By Libby Purves in THE TIMES, 23 March 2020

We all have doubts and fears about home confinement in the long, dull, anxious months ahead. What will it do to us? A distinguished colleague writes online: “It will be a very long time in quarantine before I do a goddamn jigsaw.” To be fair, he has three children and a literary magazine to run and isn’t ill, so it may be delayed. But I risked a sarcastic snort: who knows? The fiendish cardboard tormentors may roll inexorably towards even him.

In my case, starting from a similar lofty attitude it took six and a half weeks to happen, out of thirteen spent so far in extreme social-distancing at home and intermittently hospital. It began not with coronavirus but with ordinary, though rigorous, chemotherapy. Am fine, no complaints, just a few more immuno-compromised weeks to go until the infusions drain away and my haemoglobin count rises triumphant (accompanied, one hopes, by some hair). Of course at that point, with seamless irony, I must simply join fellow citizens in the different but parallel weirdness of 2020 British life.

It is a life indoors, mainly unvisited and cautiously sanitised, with circumspect walks in empty green spaces where you swerve round fellow humans because all could be either potential hazards or vulnerable victims. The oddity of it affects everyone now, but I can at least pass on experience.

Most people trapped at home, working, childcaring or just alone will not actually be ill at all but will get stir-crazy. We have blessings to count: by historic good fortune this pandemic waited until the full flowering of 4G and the internet so there is email, Instagram, WhatsApp, Skype and teleconferencing to maintain a semblance of human interaction — an inestimable boon. Every text counts, believe me, when you find yourself feeling like Héloïse in the convent, “The world forgetting, by the world forgot”. More good fortune is the new stream of digital entertainment: every level of brow catered for from Mantel to Mrs Brown’s Boys. And there are still books. I even tried to learn GCSE physics from our Tom Whipple’s cheerful new manual.

But as the weeks go by, for some of us a kind of neurological hunger sets in: a sense of brain areas unused, restless, anxious. Something is missing in those of us without a craft skill. People who knit, sew, paint, cook creatively or fix things in sheds are comfortably in touch with those brain areas all the time. Those like me, over-evolved into mere language and incompetent with their hands, may not be. In normal life, catching trains and scribbling notes in theatres or interviews can make those cells stir a bit. But reading, scrolling and watching screens does not. Your fingers literally itch, your eyes hunger for a different focus, a new job. You lust for physical achievement too, beyond self-improving PE. Washing up, changing a light bulb or scrabbling for something under the sofa becomes a kind of treat.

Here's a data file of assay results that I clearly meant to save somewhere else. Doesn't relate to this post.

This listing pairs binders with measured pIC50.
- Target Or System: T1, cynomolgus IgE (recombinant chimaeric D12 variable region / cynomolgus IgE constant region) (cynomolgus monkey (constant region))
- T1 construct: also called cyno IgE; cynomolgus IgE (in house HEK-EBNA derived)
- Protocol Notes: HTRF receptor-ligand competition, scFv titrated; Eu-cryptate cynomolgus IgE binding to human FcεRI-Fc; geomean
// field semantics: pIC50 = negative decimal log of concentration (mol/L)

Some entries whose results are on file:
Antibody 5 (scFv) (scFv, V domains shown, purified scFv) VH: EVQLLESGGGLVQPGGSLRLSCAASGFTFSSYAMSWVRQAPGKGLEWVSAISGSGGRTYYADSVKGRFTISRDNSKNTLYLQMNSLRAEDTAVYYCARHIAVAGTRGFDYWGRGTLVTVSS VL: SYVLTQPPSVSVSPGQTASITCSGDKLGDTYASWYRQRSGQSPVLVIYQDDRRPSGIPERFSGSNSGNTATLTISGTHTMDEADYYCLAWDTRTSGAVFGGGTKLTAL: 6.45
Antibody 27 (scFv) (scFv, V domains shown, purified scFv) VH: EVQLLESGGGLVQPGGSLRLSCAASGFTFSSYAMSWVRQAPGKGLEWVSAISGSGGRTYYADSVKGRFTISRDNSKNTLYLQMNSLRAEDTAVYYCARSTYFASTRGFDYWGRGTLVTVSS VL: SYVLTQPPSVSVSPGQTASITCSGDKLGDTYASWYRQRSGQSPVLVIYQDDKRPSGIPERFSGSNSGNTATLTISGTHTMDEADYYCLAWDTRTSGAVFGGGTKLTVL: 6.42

Thus jigsaw puzzles began. You need good ones, probably German (they always work, every tile clicks in the right place and rejects the wrong: ordnung muss sein!). The pictures will be of extreme optimistic naffness. Rejecting “Happy Days at Work: The Factory Worker” and anything Disney, Potter or fluffy, I first attempted a “Tranquil Harbour” for the sake of boats. Resenting every cloud and ripple, day after day I spent a sullen hour at the kitchen table learning new disciplines: close forensic peering to see which side of a railing is in shadow, and an attention to precise fiddly form. Tiles took on personalities: obsession with colours, tabs, nobbles, indents, spade-shaped curves detached me from the strangeness of illness and solitude. Though irritated by the triviality I rose each afternoon changed and calmed, able to face screens and print again. And, gradually, the national crisis.

The harbour complete, dismantled and Sellotaped up for the charity shop, I unwisely bought “Happy Days at the Beach”, which chiefly made me feel like a dirty old man peering too hard at the exact line of small children’s swimsuits and pink legs. After that I was thankful for “A Busy Trafalgar Square”. As the real London emptied, I have spent each day’s Radio 4 relay of the prime ministerial press conference gently building a sentimental artist’s world of running, laughing, skating, lounging, lion-climbing Londoners. I have cherished every fragment of bollard and fountain and romping stick-person. The word “therapeutic” is too lightly used but blimey, it is. Click, snap, smile: it got easier to reflect more calmly on the intricate connections of science, mathematics, politics and leadership, and hope they would make a clear picture soon. Journalistic hysterias fade into place. The final tile of Nelson’s Column clicked in just as the pub ban landed. Little I can do right now for the real stick-people, our fellow citizens, but it felt like a benign affirmation: indoors, harmless, calm.

Scoff all you like, but jigsaws have sold out in charity shops and even intellectual giants may take up some unlikely pastime before the grip of house-arrest is loosened. Perhaps it won’t be jigsaws: darning, maybe, or building amphitheatres out of lavatory-roll tubes. We rightly stress kindness and community, but for us indoor people this long, strange time will be as much about self-discovery. It will change relationships, skills, self-knowledge, ways of thought. After all, even our blusterous, jokey, winging-it prime minister is changing before our eyes, pitchforked into seriousness. Strange fruit may come of it all.

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